The Dakar Rally buries a lot of things. Hopes, dreams, wads of cash… entire valleys. It also buries stories. There were so many stories in the 2017 event I couldn’t keep track even with a spreadsheet (yeah, that’s right, I used a spreadsheet).
New manufacturers were one of the stories that just went right under the radar. It’s a shame because two manufacturers came at the Dakar Rally for their maiden run. They happen to be from the two most populous countries on earth, the ones we are always hearing as “emerging markets” in business magazines: China and India. But their approach to the Dakar was very different.
Chinese manufacturer Zongshen did things the hardest way you could. They developed their own engine and put it in five different test mules to gather data, using three local-bred riders and two privateers with Dakar experience. Hero Motorcycles of India put together a team by purchasing one.
If you aren’t familiar, Hero Motorcycles is a huge Indian manufacturer mainly known for frumpy mopeds that keep the country in motion. German company Speedbrain is probably not familiar either, yet their efforts should be. They are behind some high performance offerings for BMW’s and actually were the Husqvarna rally team for a few years, winning several Dakar stages in 2013.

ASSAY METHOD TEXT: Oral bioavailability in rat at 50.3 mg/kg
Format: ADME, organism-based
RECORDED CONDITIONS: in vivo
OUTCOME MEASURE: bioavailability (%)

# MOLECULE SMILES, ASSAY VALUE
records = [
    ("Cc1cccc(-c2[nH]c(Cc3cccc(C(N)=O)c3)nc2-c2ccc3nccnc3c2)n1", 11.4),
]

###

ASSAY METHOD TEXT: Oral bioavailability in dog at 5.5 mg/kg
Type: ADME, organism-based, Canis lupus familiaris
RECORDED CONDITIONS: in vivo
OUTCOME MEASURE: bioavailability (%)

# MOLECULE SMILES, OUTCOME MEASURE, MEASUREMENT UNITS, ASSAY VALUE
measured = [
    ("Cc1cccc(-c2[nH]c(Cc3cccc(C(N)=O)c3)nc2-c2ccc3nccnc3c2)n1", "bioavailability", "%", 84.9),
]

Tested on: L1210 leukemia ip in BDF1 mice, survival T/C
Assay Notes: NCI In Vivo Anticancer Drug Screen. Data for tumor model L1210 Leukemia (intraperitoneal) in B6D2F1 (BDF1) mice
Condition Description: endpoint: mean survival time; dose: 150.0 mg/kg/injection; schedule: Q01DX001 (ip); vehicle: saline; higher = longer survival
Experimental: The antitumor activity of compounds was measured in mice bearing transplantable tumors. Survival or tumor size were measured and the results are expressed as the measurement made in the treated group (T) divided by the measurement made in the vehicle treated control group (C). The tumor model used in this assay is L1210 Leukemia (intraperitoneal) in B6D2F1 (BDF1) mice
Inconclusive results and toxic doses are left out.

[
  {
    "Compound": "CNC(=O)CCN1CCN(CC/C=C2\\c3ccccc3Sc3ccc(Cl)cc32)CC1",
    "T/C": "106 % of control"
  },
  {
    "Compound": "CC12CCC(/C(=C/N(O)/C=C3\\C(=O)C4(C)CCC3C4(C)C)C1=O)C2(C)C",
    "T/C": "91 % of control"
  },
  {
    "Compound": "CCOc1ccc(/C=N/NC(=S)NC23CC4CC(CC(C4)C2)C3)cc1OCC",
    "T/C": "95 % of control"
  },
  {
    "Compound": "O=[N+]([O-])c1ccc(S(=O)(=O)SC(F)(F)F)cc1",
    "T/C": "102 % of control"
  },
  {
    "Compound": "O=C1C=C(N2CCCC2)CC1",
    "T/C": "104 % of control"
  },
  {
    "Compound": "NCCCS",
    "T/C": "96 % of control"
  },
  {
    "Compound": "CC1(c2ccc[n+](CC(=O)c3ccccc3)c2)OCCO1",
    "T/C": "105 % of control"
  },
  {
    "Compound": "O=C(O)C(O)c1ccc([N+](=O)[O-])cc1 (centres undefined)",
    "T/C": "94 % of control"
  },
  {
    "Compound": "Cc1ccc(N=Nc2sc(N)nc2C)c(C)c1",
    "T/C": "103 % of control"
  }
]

They managed the Honda Dakar team as well. With the right contract and check in the mail, now they run Hero colors… and run they did. 12th overall and, although it may not technically be Speedbrain’s debut at Dakar, when partnering with a new company from another continent, there is definitely some adjustment. It’s a much better result than Hero’s attempt to go Superbike racing with Erik Buell.
From China With Love
The hat tip certainly went to Hero, but at the other end of the spectrum the jeers went to Zongshen. The Chinese brand gets kicked whether they are up or down, mainly because of the stigma associated with Chinese products. They entered five machines in a seriously brave attempt at the Dakar, with a confusing and basically non-existent marketing campaign. We were left to guess at what was some sort of 450cc bike that wasn’t a copy of a Yamaha (as previous machines were panned for being), and unknown riders and management would take them to a finish. Or to be accurate, unknown to people outside of China. Rider Willy Jobard was the only name I had heard of, and only vaguely.